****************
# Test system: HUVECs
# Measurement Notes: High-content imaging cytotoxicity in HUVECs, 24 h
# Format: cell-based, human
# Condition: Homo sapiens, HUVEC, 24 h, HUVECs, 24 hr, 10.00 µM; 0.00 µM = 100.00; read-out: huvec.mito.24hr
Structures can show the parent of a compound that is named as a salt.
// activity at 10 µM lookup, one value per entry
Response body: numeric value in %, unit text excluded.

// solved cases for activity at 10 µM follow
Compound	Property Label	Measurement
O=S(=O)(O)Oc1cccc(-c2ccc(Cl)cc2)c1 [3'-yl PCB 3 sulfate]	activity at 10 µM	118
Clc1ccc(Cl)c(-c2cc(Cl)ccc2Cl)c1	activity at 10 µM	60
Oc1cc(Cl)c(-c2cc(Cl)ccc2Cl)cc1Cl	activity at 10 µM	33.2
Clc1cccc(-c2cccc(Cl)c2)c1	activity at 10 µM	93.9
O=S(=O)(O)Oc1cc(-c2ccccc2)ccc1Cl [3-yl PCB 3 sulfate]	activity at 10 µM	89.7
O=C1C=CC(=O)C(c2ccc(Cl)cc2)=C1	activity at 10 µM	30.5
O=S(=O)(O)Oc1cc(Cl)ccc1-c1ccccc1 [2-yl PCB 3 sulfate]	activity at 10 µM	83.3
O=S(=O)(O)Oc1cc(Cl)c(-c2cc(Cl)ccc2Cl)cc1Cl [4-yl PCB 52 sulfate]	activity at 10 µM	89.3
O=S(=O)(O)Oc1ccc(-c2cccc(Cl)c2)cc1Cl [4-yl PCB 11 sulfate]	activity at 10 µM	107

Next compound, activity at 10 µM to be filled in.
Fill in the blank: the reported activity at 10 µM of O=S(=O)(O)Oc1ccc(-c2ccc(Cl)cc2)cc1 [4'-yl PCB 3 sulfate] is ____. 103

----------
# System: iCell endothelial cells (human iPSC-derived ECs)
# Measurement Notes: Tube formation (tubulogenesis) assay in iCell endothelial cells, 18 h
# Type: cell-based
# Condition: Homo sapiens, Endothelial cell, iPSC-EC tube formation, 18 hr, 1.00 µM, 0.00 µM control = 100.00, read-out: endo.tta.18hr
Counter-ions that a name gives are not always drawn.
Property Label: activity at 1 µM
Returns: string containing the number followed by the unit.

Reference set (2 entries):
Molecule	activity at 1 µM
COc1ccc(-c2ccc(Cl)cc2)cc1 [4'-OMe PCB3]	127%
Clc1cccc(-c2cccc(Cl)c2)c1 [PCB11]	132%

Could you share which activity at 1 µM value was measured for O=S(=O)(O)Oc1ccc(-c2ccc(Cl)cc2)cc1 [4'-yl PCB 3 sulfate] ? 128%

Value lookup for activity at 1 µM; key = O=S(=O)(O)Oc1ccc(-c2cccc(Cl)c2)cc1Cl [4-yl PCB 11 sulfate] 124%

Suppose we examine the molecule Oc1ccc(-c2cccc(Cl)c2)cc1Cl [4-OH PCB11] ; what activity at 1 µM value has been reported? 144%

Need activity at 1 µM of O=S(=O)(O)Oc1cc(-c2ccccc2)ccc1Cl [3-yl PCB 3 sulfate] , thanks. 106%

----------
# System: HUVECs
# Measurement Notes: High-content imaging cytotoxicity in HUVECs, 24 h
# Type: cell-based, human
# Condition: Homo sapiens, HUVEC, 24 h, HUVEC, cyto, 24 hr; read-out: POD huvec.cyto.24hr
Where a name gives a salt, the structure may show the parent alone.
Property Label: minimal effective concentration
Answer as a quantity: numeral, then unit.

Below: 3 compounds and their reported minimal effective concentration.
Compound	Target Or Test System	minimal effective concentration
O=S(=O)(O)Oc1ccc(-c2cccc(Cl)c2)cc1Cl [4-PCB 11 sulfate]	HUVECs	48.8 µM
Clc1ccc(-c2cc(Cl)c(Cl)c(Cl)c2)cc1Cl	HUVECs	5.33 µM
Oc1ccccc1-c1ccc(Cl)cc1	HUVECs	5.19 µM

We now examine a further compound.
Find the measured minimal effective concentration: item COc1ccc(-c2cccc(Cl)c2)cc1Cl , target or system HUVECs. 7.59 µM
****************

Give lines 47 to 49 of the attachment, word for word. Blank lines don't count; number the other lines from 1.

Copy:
O=S(=O)(O)Oc1ccc(-c2cccc(Cl)c2)cc1Cl [4-PCB 11 sulfate]	HUVECs	48.8 µM
Clc1ccc(-c2cc(Cl)c(Cl)c(Cl)c2)cc1Cl	HUVECs	5.33 µM
Oc1ccccc1-c1ccc(Cl)cc1	HUVECs	5.19 µM